As they grow older, children start to gather their own emotional experiences. Against the background of conflicts within the family or excessive care and precaution of parents (more often mothers or grandmothers), the child may demonstrate psychosomatic diseases. Atopic dermatitis is often found in children whose parents show intense concern for their health, beginning from  babyhood. Psychosomatics explains this fact as follows: the child’s immunity receives a ‘conditional signal’ that the child will be taken care of without its help and refuses to activate its own protective functions. As a result, the child’s skin reacts to the slightest external stimuli and becomes inflamed. This condition is diagnosed in approximately 20% of children under the age of 14 years. [5]

The psychosomatics of contact and allergic dermatitis has a similar explanation. An additional reason for the disease development may be related negative experiences gained by the child during the contact with the outside world. For example, if the mother sharply forbids her child to be friends with anyone, and the child doesn’t want to agree. Then the child may experience dermal reactions as a signal of deterrence from him/herself.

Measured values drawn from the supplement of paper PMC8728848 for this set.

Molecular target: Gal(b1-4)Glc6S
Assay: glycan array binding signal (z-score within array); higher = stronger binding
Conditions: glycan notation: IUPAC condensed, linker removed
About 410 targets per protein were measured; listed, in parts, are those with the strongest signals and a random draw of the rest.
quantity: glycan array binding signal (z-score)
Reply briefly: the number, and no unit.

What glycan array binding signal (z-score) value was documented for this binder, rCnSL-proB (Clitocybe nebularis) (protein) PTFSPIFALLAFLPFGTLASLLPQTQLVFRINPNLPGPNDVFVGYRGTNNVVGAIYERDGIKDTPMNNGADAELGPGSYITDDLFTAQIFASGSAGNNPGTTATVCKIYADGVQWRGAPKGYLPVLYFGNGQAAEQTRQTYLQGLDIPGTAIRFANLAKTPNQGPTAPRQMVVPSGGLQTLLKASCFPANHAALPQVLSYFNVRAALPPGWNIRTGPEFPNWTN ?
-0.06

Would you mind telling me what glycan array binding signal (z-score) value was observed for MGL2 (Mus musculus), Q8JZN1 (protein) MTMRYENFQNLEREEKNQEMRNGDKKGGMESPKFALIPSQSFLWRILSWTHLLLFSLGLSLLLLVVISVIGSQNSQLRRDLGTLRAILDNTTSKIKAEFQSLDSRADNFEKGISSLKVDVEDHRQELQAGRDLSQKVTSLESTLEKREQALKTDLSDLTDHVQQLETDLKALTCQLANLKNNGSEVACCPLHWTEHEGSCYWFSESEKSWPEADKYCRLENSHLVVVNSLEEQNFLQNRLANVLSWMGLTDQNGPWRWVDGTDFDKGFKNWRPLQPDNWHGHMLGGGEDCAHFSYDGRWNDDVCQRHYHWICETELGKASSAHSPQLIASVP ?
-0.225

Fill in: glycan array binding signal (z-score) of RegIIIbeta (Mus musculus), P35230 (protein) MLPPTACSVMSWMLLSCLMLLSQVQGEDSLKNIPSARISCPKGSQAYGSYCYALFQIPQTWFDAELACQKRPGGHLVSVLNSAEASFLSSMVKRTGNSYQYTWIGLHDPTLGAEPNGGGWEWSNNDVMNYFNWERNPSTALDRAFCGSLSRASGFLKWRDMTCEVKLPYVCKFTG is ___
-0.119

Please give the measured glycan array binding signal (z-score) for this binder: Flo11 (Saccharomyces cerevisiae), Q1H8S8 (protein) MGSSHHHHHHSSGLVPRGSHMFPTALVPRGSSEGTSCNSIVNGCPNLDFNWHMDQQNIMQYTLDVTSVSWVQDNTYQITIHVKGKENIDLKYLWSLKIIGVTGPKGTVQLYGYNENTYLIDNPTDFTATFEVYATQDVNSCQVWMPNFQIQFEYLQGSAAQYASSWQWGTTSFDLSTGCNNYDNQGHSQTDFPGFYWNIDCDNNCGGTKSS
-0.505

The face ‘break-outs’ in adolescents are often associated with endocrine changes typical for that awkward age, and much less often cases of such diseases can be linked to the psychosomatics of dermatitis. Many parents try to console the teenager, saying that “I was like that at your age too” and “it will pass soon”. However, paying attention to the emotional state of the teenager is no less important than trying to alleviate his/her suffering from temporary imperfections in appearance. Perhaps, at the subconscious level the child is trying to draw more attention from parents or is deeply experiencing some kind of trauma (parental divorce, unrequited love, fear of failure).

 

In general, parental divorce and appearance of a new partner can be a great shock to the child. You can find many similar stories on forums for psychosomatics. A girl has obvious signs of dermatitis on her arms when a divorced mother brings her lover into the house, and these signs disappear when he leaves. Her mother accidentally overhears the daughter’s conversation with her friend on the phone during which she says: “My hands are itching to kick him away from the house! I hate him!”

Psychosomatic dermatitis in adults

Atopic dermatitis cannot be called a childhood disease. In Russia this occurs in 1-3% of adults. [5] However, it would be wrong to directly link even this small percentage of adult morbidity solely to psychosomatics. There are a few factors according to which an adult can be classified with the risk group of diseases associated with psychosomatics. Please note that all of them can only indirectly be considered the causes of atopic dermatitis and other somatic diseases in adults:

  • lack of self-confidence, low self-esteem, constant self-accusations
  • low stress resistance, increased anxiety, tension
  • difficulties with adaptation to a new society, rejection of changes
  • problems in personal life, constant conflicts with a partner